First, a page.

Windows Server 2012 R2 and UPS solutions -- no APC software for Win2012 and a Back-UPS 1500

BonzaiDuck

Lifer
Jun 30, 2004
15,234
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I've had a "household server" since the beginning of the millennium -- consequence of having a LAN and being a professor in an Information Systems department of a small graduate school until I retired from my main civil service job in 1999, and the school where I had taught took a different direction. [They lost their accreditation after I left. I try to remain humble in the temptation to speculate that their accreditation depended on my last name -- uniquely the same as a distant relative who won a Nobel Prize in the late 1980s.]

I think I started using Win NT 4.0, eventually "upgraded" to Win Home Server 2011, which I replaced with Windows 2012 R2.

The server box is nothing prodigious. It basically has a PCIE controller board sufficient to create a Drive Pool with Stablebit. The other hardware is simple: A Z-77 motherboard and Ivy-Bridge 37xx locked processor, with 16 GB of RAM. Well-filtered; well-cooled. I had it upstairs in a spare bedroom, with a monitor that mostly stays turned off unless I have to be there to access the system that way.

The server was protected by a UPS by APC which I'd bought used from a reputable battery re-supplier in New Jersey. I'd noticed over the last week that it wasn't charging itself anymore, and it was chirping about every couple seconds.

I've had an APC BACK UPS 1500 Pro sitting in the carton downstairs here for more than 6 months -- not enough to use up the shelf-life of a new product, but I had delayed using it. It was intended to replace another unit similar to the server's which is connected to my favorite and main workstation down here. I chose to swap the old unit with this new BACK UPS, thinking that I could just install the PowerChute Personal software and it would work with the server. But it doesn't work with the server. It DOES supply battery-backup power, but in a power outage, I'd have to get upstairs within about 5 minutes to manually shut things down the way the software would if it could configure to Win 2012 R2.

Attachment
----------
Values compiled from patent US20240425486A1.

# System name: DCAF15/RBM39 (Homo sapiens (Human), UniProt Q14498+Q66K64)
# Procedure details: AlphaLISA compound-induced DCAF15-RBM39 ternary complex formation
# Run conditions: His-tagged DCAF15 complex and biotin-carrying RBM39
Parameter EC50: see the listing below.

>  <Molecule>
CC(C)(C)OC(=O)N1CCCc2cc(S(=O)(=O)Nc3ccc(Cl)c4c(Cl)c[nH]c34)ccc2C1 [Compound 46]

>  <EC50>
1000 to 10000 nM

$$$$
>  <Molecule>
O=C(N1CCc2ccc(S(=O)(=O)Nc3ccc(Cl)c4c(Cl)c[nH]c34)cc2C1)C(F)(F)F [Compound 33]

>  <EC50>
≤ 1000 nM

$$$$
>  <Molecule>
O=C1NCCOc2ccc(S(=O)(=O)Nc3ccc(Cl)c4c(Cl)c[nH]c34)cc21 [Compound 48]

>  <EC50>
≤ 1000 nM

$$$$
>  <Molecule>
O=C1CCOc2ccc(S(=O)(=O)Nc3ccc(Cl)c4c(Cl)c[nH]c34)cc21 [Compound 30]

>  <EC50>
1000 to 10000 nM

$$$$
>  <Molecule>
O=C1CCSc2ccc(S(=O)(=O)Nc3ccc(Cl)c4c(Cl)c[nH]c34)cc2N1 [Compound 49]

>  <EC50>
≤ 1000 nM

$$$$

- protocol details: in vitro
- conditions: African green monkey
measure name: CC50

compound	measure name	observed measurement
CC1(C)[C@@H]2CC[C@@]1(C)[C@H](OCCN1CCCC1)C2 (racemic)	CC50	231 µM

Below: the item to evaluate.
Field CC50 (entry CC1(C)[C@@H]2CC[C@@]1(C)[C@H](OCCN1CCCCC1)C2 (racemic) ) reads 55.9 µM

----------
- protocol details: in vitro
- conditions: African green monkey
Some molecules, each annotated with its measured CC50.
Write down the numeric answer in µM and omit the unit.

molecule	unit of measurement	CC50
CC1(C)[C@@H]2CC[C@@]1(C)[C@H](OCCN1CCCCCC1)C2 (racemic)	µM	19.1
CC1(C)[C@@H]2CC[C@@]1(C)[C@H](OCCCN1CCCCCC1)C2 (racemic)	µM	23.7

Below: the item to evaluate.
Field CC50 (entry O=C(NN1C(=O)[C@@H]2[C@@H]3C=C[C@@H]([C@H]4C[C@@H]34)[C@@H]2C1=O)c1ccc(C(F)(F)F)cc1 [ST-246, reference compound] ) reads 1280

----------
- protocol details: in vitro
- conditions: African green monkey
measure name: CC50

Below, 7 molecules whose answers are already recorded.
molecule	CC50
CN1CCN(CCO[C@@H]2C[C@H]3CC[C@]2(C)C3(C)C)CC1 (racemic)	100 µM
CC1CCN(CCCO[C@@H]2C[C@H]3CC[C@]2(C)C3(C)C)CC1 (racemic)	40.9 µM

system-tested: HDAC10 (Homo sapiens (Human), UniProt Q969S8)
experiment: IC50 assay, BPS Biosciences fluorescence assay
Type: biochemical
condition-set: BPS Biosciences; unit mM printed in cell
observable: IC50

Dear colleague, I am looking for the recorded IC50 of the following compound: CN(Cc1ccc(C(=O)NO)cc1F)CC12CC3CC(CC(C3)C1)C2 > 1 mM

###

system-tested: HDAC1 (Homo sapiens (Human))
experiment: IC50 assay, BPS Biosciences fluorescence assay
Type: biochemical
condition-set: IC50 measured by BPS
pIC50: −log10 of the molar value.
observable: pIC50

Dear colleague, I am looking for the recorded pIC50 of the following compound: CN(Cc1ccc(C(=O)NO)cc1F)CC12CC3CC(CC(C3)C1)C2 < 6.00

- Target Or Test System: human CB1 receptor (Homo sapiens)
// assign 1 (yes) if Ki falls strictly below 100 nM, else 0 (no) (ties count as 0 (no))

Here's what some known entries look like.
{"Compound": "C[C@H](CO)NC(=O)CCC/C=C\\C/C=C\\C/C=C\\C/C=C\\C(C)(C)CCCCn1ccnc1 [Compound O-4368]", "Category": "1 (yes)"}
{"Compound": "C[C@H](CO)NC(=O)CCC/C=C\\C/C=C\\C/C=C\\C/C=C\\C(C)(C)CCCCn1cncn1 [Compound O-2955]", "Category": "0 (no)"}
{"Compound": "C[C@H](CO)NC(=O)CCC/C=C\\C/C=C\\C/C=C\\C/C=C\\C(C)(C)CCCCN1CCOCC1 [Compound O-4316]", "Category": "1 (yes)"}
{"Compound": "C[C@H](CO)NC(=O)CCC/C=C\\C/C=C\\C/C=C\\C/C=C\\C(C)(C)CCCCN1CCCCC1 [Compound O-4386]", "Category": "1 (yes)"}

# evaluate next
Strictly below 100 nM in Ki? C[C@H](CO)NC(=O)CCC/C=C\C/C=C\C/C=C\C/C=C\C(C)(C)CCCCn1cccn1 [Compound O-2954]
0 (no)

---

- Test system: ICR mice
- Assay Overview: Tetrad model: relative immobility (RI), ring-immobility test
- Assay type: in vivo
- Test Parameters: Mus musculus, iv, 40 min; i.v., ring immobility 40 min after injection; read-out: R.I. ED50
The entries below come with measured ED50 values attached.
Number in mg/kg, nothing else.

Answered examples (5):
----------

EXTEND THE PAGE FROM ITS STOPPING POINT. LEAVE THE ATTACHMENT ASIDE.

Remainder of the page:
The truth of the matter suggests a simple swap. I could take the UPS backing up my workstation upstairs and swap it with the new one, bringing the BACK UPS 1500 down here for the workstation. But I think the batteries on the downstairs "server-class" APC are heading toward an end-of-life, and need replacement. I could just replace the batteries, or I could buy another refurbished unit from the battery-reseller.

Even so, I'm wondering -- the question I pose here in case someone knows -- if there isn't some other non-APC software that would recognize the new UPS on the server and function the same way.

This all comes at a time when we ended our holiday season on a sour note -- the sudden death of my brother on January 2, who assisted me in caring for our 96-year-old bed-bound Moms. Right now, I'm struggling to tie up Bro's loose ends, arrange for his cremation, planning how to deal with inquiries that result from his death notice and obituary, re-working the household financial plan, and especially -- cleaning up our house in addition to keeping Moms clean, fed and happy. Those upstairs bedrooms need special attention, and my Brother's room is no exception, but a first priority. I can see the year ahead clearly. It will be a massive project. If I had the sort of health problems Bro and Moms had, I'm not sure what I'd do.

We've gone from a house with three active users and four or five computers, to two active users and now only one with the same number of PCs. I need to re-think how I use computers, how I back up my data and share it to maybe one other PC and all our mobile devices. In the meantime, the server must remain operational and it must be behind a UPS.